Three complete interviews took place with music publishers (two other music publishers provided additional and useable quotes and comments that did not directly correspond to interview questions). One of the music publishers was located in the Liverpool-Manchester area; the other two, in the London area (the additional commentators where from Manchester and London respectively). Several interview techniques were employed to interview these music publishers: face-to-face for the Liverpool-Manchester publisher; a phone interview for one of the London area music publishers; and, an email response from the third (and London-based) music publisher. The additional commentators were interviewed via telephone (Manchester publisher) and email (London publisher). Although different techniques were employed, they were chosen in order to overcome distance and schedule issues. However, each publisher was asked the same questions (see Appendix 1) (although it must be noted that Interviewee B did not answer all of the questions due to time constraints). The face-to-face interview was audio-taped and transcribed at a later date whilst the telephone interview was transcribed during the conversation. The email respondent (Interviewee C) answered the questions in his own time. Face-to-face and telephone interviews were each given a minimum time of half an hour but an extension was granted depending on the information given and the direction in which the interview took (Interviewee A ‘s interview went on for one hour and thirteen minutes). The questions for the music publishers were split into three categories: ‘networks and communities within the industry’, ‘the internet and digital technologies and the publishing industry’, and ‘the self-publishing songwriter’. Each category can be considered a form of a priori coding (Churchill and Sanders, 2007), as they provided a theme which guided the questions. All of the questions were open-ended and were designed to investigate industry perceptions towards the self-publishing songwriter as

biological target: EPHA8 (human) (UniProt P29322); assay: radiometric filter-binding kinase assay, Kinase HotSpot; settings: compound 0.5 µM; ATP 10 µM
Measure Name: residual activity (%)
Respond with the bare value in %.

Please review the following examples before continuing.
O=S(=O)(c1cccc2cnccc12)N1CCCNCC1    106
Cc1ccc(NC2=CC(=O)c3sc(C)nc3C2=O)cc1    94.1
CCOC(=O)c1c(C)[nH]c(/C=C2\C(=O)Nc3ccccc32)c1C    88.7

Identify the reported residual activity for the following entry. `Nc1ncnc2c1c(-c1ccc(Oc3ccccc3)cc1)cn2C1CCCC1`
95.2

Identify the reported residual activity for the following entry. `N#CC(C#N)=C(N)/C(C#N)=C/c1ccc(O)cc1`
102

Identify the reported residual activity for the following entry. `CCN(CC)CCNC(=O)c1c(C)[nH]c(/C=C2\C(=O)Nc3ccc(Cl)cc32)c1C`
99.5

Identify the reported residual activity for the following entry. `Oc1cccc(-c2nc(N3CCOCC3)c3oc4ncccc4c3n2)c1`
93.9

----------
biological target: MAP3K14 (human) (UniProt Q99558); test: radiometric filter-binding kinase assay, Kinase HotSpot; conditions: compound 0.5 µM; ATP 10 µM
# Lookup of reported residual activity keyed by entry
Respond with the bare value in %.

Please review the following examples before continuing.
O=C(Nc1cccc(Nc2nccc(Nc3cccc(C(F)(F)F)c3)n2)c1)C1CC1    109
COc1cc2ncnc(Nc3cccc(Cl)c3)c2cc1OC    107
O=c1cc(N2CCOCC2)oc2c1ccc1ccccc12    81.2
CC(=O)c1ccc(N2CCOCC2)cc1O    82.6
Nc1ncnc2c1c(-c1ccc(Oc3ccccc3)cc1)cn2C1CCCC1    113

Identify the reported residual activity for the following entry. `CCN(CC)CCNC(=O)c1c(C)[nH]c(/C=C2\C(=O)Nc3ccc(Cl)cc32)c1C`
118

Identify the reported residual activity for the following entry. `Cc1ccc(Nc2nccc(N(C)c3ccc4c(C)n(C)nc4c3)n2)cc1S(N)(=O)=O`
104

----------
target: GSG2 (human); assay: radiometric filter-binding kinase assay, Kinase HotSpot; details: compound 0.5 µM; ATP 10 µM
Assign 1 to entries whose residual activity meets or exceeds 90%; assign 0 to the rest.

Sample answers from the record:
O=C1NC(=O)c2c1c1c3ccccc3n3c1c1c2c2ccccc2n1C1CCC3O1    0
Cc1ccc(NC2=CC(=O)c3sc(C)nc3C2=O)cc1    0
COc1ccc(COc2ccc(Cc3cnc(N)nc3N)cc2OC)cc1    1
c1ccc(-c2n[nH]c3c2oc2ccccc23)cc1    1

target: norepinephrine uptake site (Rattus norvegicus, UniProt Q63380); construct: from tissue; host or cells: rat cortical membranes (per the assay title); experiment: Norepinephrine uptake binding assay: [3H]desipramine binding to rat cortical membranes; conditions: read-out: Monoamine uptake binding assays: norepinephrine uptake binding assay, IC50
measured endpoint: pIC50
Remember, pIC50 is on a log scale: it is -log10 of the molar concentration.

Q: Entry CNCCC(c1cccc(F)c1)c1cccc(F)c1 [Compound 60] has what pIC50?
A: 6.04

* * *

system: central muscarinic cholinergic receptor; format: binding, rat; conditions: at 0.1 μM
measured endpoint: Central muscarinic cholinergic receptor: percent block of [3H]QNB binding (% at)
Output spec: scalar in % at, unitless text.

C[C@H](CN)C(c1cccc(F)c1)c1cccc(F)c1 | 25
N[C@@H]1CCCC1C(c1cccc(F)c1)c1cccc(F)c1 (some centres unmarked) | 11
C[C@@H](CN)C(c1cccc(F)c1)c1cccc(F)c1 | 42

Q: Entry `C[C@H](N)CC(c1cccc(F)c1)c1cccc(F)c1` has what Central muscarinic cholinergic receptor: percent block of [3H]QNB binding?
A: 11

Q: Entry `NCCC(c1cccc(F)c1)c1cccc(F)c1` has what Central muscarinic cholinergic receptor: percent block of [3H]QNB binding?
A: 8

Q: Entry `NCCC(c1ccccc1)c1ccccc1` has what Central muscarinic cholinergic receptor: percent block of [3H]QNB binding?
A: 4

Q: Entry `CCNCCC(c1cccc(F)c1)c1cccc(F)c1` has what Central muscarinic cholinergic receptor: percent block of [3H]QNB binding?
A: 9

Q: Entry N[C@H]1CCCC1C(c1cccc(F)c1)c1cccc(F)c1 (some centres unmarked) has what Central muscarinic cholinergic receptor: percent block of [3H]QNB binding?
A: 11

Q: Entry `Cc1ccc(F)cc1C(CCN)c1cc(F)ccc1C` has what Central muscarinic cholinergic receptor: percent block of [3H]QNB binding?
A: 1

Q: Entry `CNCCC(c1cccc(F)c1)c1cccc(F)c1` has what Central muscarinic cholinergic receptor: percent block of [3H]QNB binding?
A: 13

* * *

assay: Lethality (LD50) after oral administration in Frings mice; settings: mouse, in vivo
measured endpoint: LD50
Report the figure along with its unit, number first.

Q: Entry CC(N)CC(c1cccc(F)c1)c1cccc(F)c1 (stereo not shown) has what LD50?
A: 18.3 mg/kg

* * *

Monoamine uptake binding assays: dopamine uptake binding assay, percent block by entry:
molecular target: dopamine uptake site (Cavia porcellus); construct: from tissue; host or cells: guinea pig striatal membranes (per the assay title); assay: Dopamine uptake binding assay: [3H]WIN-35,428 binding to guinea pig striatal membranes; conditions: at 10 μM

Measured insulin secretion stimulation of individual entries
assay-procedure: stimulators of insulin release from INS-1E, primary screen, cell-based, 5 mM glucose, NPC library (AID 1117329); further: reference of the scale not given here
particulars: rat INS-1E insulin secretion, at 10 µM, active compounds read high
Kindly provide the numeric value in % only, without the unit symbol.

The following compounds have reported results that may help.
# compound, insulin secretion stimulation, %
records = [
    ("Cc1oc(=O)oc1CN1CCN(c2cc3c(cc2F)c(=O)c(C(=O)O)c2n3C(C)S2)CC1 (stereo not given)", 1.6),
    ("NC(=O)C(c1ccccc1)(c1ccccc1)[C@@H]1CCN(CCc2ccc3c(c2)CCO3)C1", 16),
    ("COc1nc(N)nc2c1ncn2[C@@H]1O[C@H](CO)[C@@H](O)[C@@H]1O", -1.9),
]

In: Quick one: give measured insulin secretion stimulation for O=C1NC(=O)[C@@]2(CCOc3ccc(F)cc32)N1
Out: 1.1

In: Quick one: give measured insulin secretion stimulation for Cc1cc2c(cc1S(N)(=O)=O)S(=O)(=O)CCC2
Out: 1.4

59


well as current industry thinking on recent developments in the music publishing industry (on a micro-level) and the music industries as a whole (on the macro-level) (Pennings et al., 1999). 3.3.2.2

Online Publishing Services

Representatives from two online music publishing services were interviewed for this research. Like the music publishers, each service (although online) operated from within the creative clusters based in the Liverpool-Manchester area (Interviewee D) and London (Interviewee E). Although newly established, each company was made up of industry professionals with past experience. Two methods were employed for the interviews. Interviewee D’s interview took place face-to-face (it was audio-taped and transcribed at a later date); Interviewee E’s interview was conducted on the telephone (transcribed during the conversation). Each interview was given a duration of half an hour each. The questions for the online publishing services were similar to the music publishers’ questions - exploratory and open-ended. However, they primarily focused on the use of digital technologies due to the nature of the companies being interviewed (see Appendix 2). 3.3.2.3

Online Songwriter Tools